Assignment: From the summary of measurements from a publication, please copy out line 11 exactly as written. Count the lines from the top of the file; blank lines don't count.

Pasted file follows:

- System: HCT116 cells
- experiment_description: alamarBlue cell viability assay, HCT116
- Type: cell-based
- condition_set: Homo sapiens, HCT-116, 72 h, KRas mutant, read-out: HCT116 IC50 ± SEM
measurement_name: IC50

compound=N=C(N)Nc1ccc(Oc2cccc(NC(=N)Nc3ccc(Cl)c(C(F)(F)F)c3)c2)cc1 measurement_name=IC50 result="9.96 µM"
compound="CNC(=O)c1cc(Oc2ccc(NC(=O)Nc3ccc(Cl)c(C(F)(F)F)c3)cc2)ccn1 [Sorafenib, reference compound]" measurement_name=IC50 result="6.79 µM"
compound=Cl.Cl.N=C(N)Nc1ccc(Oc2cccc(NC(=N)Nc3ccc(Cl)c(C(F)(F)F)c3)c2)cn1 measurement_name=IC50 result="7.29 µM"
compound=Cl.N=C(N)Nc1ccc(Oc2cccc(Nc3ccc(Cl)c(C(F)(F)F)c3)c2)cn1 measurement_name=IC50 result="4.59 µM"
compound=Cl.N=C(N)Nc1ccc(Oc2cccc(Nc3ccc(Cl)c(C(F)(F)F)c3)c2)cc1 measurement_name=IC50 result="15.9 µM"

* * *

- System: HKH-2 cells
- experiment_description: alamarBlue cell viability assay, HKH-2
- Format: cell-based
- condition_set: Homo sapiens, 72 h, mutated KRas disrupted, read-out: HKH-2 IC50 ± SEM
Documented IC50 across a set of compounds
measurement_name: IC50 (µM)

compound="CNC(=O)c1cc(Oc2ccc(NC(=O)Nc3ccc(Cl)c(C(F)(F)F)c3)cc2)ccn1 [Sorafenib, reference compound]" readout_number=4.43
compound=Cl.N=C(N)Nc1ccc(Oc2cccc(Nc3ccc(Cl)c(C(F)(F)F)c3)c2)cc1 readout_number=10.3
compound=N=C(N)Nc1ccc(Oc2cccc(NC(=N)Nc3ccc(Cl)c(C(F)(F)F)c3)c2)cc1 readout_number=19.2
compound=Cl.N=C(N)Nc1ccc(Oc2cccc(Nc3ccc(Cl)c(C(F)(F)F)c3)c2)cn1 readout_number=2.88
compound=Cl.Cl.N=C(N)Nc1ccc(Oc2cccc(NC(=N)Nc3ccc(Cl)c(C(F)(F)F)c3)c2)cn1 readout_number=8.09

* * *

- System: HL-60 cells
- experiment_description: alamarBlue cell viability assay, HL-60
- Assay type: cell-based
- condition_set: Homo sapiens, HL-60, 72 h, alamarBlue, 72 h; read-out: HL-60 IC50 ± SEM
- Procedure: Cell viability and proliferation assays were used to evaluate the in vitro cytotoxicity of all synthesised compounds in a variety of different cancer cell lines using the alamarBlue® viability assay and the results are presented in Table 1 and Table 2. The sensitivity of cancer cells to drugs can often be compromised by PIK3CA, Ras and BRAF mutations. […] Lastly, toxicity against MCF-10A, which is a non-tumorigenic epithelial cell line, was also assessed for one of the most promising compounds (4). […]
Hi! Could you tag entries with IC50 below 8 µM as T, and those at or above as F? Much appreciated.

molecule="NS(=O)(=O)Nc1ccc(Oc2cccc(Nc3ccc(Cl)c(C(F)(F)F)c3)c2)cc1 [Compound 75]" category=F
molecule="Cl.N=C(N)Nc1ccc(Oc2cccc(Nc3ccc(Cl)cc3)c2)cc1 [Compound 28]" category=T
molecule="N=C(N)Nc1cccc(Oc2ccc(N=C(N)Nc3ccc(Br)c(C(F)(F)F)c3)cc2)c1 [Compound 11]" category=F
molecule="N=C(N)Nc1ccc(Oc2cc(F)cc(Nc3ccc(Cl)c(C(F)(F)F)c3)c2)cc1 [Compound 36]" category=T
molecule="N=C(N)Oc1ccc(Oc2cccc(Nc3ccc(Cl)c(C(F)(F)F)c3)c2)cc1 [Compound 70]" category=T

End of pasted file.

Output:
* * *